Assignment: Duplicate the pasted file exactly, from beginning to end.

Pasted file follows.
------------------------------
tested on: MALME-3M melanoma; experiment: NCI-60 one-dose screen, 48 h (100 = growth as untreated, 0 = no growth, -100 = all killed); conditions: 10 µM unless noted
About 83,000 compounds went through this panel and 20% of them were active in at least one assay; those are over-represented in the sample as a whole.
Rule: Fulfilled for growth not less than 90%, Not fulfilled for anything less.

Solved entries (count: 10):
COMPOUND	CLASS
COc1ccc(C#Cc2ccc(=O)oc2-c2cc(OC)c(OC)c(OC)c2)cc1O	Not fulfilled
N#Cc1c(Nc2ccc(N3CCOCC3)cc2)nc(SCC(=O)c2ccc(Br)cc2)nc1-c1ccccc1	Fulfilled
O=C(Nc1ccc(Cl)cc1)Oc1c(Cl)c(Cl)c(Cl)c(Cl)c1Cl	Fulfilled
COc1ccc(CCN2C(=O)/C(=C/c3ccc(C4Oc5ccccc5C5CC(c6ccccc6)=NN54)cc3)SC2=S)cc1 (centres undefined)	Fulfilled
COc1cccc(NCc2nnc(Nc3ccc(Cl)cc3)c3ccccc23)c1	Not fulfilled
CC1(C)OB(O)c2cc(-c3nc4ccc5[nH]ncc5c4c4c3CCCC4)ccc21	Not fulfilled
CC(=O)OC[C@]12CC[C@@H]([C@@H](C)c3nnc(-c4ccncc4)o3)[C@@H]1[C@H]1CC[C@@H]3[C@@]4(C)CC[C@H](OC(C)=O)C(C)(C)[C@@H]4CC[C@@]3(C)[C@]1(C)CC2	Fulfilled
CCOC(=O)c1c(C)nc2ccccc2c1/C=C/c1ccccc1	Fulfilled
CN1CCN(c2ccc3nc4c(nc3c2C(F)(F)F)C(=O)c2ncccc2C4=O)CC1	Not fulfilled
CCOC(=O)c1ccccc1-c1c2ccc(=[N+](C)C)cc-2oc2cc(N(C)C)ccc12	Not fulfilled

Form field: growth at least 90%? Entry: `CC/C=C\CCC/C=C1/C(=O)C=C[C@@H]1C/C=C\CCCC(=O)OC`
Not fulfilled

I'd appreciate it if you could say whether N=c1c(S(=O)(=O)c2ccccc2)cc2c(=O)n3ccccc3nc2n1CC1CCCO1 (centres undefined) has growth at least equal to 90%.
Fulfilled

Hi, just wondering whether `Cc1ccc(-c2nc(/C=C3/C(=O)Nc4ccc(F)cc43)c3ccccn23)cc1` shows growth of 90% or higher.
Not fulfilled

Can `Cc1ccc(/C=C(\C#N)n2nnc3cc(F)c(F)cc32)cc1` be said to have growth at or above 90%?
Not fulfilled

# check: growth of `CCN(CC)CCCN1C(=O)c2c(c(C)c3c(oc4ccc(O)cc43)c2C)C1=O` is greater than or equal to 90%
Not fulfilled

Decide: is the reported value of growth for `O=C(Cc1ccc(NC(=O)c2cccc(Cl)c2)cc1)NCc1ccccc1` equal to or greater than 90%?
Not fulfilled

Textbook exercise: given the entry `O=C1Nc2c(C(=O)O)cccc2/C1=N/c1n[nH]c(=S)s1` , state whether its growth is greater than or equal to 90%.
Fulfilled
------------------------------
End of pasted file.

tested on: MALME-3M melanoma; experiment: NCI-60 one-dose screen, 48 h (100 = growth as untreated, 0 = no growth, -100 = all killed); conditions: 10 µM unless noted
About 83,000 compounds went through this panel and 20% of them were active in at least one assay; those are over-represented in the sample as a whole.
Rule: Fulfilled for growth not less than 90%, Not fulfilled for anything less.

Solved entries (count: 10):
COMPOUND	CLASS
COc1ccc(C#Cc2ccc(=O)oc2-c2cc(OC)c(OC)c(OC)c2)cc1O	Not fulfilled
N#Cc1c(Nc2ccc(N3CCOCC3)cc2)nc(SCC(=O)c2ccc(Br)cc2)nc1-c1ccccc1	Fulfilled
O=C(Nc1ccc(Cl)cc1)Oc1c(Cl)c(Cl)c(Cl)c(Cl)c1Cl	Fulfilled
COc1ccc(CCN2C(=O)/C(=C/c3ccc(C4Oc5ccccc5C5CC(c6ccccc6)=NN54)cc3)SC2=S)cc1 (centres undefined)	Fulfilled
COc1cccc(NCc2nnc(Nc3ccc(Cl)cc3)c3ccccc23)c1	Not fulfilled
CC1(C)OB(O)c2cc(-c3nc4ccc5[nH]ncc5c4c4c3CCCC4)ccc21	Not fulfilled
CC(=O)OC[C@]12CC[C@@H]([C@@H](C)c3nnc(-c4ccncc4)o3)[C@@H]1[C@H]1CC[C@@H]3[C@@]4(C)CC[C@H](OC(C)=O)C(C)(C)[C@@H]4CC[C@@]3(C)[C@]1(C)CC2	Fulfilled
CCOC(=O)c1c(C)nc2ccccc2c1/C=C/c1ccccc1	Fulfilled
CN1CCN(c2ccc3nc4c(nc3c2C(F)(F)F)C(=O)c2ncccc2C4=O)CC1	Not fulfilled
CCOC(=O)c1ccccc1-c1c2ccc(=[N+](C)C)cc-2oc2cc(N(C)C)ccc12	Not fulfilled

Form field: growth at least 90%? Entry: `CC/C=C\CCC/C=C1/C(=O)C=C[C@@H]1C/C=C\CCCC(=O)OC`
Not fulfilled

I'd appreciate it if you could say whether N=c1c(S(=O)(=O)c2ccccc2)cc2c(=O)n3ccccc3nc2n1CC1CCCO1 (centres undefined) has growth at least equal to 90%.
Fulfilled

Hi, just wondering whether `Cc1ccc(-c2nc(/C=C3/C(=O)Nc4ccc(F)cc43)c3ccccn23)cc1` shows growth of 90% or higher.
Not fulfilled

Can `Cc1ccc(/C=C(\C#N)n2nnc3cc(F)c(F)cc32)cc1` be said to have growth at or above 90%?
Not fulfilled

# check: growth of `CCN(CC)CCCN1C(=O)c2c(c(C)c3c(oc4ccc(O)cc43)c2C)C1=O` is greater than or equal to 90%
Not fulfilled

Decide: is the reported value of growth for `O=C(Cc1ccc(NC(=O)c2cccc(Cl)c2)cc1)NCc1ccccc1` equal to or greater than 90%?
Not fulfilled

Textbook exercise: given the entry `O=C1Nc2c(C(=O)O)cccc2/C1=N/c1n[nH]c(=S)s1` , state whether its growth is greater than or equal to 90%.
Fulfilled